Original Research

Is the central corneal thickness of diabetic patients thicker than that of non-diabetics’ eyes?

Solani D. Mathebula, Tshegofatso M. Segoati
African Vision and Eye Health | Vol 74, No 1 | a307 | DOI: https://doi.org/10.4102/aveh.v74i1.307 | © 2015 Solani D. Mathebula, Tshegofatso M. Segoati | This work is licensed under CC Attribution 4.0
Submitted: 02 April 2015 | Published: 07 October 2015

About the author(s)

Solani D. Mathebula, Department of Optometry, University of Limpopo, South Africa
Tshegofatso M. Segoati, Netcare Ferncrest Hospital, Rustenburg, South Africa


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Abstract

The purpose of the study was to evaluate central corneal thickness in diabetic patients and to compare the results with controls without diabetes mellitus. Sixty-five diabetic patients (65 eyes) constituted the study group, and 50 eyes were from the healthy control group (50 non-diabetic patients). The study group was subdivided into group 1 (no diabetic retinopathy, n = 35), group 2 (mild to moderate nonproliferative diabetic retinopathy, n = 20), and group 3 (proliferative diabetic retinopathy, n = 10). Central corneal thickness measurements in microns were determined using ultrasound pachymetry. The mean central corneal thickness was significantly greater in the study group (567.14 μm ± 14.63 μm) than in the control group (531.14 μm ± 5 μm). In addition, the mean central corneal thickness was found to be greater in group 3 (577 μm ± 12 μm) than in groups 1 (562 μm ± 13 μm) and 2 (566.86 μm ± 15 μm), but the difference did not reach statistical significance. We found that the mean central corneal thickness for diabetic patients was thicker than that of the healthy controls. Thicker central corneas associated with diabetes mellitus should be taken into consideration when obtaining accurate intraocular pressure measurements in diabetics.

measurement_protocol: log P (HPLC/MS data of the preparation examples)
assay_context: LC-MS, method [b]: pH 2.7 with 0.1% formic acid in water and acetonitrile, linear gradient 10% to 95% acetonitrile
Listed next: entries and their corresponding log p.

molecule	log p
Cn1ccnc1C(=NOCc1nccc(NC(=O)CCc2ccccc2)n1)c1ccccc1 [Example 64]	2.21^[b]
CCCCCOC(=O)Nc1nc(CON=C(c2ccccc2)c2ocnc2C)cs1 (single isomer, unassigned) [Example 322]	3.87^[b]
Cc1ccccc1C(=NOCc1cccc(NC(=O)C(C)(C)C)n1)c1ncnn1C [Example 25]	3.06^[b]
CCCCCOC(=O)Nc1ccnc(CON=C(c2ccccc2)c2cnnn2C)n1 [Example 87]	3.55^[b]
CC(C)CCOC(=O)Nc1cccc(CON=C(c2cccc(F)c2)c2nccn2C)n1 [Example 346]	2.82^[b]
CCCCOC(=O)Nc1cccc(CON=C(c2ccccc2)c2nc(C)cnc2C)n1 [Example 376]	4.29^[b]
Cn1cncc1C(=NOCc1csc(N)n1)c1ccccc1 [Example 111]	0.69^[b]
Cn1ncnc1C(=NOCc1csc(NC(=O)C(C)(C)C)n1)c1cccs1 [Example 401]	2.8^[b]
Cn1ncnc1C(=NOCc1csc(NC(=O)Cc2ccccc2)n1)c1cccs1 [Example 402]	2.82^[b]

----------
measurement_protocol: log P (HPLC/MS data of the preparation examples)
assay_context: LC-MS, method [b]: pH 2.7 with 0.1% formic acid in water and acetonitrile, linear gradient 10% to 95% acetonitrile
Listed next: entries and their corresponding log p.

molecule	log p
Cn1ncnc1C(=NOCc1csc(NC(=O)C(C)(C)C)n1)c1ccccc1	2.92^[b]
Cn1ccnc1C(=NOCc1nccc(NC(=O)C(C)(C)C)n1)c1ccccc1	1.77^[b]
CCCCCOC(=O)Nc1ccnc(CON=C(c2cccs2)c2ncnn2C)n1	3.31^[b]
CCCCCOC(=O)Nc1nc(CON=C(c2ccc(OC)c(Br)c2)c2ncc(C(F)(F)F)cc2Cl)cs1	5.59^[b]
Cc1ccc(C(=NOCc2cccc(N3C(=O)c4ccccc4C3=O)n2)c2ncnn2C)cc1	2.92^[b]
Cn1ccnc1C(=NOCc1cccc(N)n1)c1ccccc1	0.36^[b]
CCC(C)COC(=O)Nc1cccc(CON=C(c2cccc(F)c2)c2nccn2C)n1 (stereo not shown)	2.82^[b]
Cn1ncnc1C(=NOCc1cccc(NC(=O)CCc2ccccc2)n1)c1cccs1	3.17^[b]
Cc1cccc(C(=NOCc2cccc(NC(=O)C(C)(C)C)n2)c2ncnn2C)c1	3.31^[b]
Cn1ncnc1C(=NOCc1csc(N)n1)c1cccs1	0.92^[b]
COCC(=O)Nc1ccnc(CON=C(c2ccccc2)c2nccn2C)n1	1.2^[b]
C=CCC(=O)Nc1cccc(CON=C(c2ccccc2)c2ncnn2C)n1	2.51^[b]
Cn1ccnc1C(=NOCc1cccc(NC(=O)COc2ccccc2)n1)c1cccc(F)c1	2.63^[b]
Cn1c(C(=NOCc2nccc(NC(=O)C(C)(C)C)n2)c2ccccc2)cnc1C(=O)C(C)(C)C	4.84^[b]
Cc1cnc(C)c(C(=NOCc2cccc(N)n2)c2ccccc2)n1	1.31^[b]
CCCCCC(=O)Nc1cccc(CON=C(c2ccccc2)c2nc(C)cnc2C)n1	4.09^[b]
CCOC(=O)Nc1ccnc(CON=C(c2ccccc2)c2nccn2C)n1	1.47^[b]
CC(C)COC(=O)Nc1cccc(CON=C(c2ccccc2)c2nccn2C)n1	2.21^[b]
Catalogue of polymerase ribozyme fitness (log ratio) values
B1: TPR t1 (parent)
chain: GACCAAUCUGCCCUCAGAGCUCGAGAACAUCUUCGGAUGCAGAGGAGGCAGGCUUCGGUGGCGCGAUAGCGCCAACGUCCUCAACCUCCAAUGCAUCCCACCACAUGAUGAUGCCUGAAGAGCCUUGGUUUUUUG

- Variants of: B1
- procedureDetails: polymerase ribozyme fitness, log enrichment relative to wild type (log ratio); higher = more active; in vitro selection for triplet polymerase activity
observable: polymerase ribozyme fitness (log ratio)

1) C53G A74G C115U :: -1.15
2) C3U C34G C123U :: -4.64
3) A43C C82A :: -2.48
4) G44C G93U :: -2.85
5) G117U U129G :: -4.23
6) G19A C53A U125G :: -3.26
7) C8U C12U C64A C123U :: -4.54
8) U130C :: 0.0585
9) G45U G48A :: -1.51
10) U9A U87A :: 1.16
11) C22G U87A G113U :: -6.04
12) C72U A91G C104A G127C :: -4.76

Keywords

Diabetes, hyperglycemia, central corneal thickness, ultrasound pachymetry

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